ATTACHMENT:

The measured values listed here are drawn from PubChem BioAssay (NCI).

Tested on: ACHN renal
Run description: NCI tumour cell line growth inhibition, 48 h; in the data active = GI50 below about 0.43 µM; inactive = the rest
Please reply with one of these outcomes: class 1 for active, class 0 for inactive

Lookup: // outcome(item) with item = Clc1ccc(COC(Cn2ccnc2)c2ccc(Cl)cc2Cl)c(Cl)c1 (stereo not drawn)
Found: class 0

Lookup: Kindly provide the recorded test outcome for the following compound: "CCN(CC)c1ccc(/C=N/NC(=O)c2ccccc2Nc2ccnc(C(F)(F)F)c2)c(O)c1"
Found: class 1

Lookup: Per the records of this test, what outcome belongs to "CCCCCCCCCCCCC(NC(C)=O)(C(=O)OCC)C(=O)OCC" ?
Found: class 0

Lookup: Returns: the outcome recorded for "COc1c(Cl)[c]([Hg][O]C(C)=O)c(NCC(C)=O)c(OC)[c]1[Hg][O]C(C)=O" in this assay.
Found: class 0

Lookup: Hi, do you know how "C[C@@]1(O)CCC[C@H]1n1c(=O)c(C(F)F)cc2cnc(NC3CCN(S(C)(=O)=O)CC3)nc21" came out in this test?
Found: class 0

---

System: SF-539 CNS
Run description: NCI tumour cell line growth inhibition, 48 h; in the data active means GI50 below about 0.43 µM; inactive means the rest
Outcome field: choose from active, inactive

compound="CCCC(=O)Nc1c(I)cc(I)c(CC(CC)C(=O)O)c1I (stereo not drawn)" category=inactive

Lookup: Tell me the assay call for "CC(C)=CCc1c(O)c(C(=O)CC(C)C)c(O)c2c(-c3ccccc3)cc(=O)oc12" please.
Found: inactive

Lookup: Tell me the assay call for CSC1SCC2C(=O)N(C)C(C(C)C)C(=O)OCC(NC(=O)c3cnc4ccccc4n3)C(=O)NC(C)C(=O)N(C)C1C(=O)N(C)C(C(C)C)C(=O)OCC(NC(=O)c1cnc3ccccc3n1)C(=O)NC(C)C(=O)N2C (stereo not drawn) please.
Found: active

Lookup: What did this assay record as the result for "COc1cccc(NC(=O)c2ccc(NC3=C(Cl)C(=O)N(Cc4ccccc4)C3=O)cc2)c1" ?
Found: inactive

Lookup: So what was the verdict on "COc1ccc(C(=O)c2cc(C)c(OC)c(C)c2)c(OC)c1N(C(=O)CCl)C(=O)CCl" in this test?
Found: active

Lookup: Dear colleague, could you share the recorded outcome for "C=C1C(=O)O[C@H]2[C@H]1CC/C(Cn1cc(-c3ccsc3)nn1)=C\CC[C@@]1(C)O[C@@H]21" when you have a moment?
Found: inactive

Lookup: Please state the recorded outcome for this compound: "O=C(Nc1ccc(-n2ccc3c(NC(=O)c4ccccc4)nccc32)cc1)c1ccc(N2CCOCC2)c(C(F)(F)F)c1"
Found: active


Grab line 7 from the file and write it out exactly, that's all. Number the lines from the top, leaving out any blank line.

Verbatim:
Lookup: Kindly provide the recorded test outcome for the following compound: "CCN(CC)c1ccc(/C=N/NC(=O)c2ccccc2Nc2ccnc(C(F)(F)F)c2)c(O)c1"